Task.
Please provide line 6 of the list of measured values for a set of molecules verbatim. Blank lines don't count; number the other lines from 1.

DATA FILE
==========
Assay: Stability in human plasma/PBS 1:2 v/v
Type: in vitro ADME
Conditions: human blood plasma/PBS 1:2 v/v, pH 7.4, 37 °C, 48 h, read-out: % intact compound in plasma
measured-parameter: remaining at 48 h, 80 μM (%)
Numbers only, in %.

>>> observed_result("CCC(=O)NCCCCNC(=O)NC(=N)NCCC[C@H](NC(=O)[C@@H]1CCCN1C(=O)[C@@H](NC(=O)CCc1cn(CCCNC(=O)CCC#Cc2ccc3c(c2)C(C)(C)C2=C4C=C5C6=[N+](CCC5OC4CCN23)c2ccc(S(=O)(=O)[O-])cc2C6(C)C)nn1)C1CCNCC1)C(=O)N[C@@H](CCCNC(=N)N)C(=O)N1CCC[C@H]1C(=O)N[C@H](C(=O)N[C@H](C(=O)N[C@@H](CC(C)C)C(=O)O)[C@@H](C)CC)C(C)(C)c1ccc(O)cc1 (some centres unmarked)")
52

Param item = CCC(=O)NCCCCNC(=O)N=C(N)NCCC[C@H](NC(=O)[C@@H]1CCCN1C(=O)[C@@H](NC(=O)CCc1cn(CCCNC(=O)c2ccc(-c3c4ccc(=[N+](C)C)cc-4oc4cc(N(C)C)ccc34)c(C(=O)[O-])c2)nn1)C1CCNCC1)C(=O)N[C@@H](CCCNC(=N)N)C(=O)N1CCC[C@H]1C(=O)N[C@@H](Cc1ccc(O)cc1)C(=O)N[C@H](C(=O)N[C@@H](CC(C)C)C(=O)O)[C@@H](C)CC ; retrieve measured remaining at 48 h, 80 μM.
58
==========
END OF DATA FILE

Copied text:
>>> observed_result("CCC(=O)NCCCCNC(=O)NC(=N)NCCC[C@H](NC(=O)[C@@H]1CCCN1C(=O)[C@@H](NC(=O)CCc1cn(CCCNC(=O)CCC#Cc2ccc3c(c2)C(C)(C)C2=C4C=C5C6=[N+](CCC5OC4CCN23)c2ccc(S(=O)(=O)[O-])cc2C6(C)C)nn1)C1CCNCC1)C(=O)N[C@@H](CCCNC(=N)N)C(=O)N1CCC[C@H]1C(=O)N[C@H](C(=O)N[C@H](C(=O)N[C@@H](CC(C)C)C(=O)O)[C@@H](C)CC)C(C)(C)c1ccc(O)cc1 (some centres unmarked)")